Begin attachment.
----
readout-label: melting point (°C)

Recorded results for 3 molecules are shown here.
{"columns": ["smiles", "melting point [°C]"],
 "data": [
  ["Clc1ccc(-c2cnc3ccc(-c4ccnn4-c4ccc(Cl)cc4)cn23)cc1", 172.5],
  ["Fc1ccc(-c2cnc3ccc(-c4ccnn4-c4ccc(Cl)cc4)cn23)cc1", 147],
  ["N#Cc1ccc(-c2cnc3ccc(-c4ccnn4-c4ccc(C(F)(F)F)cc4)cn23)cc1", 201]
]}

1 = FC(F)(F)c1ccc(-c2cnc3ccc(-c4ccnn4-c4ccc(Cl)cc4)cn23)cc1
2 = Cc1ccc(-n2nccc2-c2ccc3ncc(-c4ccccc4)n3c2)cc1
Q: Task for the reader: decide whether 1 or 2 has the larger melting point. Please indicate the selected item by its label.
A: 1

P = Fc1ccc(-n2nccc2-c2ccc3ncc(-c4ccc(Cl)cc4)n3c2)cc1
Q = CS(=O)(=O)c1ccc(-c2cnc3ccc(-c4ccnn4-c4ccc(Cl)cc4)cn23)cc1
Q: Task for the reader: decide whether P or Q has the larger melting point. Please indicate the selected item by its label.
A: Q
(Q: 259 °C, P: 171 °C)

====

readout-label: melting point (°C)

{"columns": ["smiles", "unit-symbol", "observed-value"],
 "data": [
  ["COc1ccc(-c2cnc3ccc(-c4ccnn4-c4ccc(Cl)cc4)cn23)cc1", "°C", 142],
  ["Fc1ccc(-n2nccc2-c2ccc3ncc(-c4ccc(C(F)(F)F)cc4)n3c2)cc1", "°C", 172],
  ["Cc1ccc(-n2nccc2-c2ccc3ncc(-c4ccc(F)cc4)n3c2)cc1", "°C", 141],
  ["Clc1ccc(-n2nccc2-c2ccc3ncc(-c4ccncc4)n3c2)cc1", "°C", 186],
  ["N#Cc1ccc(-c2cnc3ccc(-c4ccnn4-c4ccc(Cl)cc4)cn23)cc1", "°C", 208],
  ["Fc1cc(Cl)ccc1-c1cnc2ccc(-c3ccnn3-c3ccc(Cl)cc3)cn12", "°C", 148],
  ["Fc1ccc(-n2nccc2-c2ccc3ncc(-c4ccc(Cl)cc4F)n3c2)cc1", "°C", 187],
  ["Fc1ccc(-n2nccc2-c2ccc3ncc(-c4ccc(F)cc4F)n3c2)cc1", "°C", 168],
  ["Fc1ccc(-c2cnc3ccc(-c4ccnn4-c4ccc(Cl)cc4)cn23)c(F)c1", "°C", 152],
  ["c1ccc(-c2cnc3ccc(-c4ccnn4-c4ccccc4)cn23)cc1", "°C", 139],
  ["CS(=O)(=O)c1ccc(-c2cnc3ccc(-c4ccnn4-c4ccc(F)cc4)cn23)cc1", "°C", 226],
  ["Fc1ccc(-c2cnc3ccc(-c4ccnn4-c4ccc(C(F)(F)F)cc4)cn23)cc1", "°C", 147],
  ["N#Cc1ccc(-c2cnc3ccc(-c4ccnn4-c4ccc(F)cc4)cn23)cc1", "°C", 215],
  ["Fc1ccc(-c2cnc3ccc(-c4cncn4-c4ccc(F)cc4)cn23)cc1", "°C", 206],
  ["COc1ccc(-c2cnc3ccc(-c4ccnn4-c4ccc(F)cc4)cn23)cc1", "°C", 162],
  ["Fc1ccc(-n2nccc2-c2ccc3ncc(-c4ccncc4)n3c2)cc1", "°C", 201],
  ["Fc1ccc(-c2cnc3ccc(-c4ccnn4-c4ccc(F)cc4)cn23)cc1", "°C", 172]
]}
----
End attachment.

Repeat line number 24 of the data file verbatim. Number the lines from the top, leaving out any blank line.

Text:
  ["Cc1ccc(-n2nccc2-c2ccc3ncc(-c4ccc(F)cc4)n3c2)cc1", "°C", 141],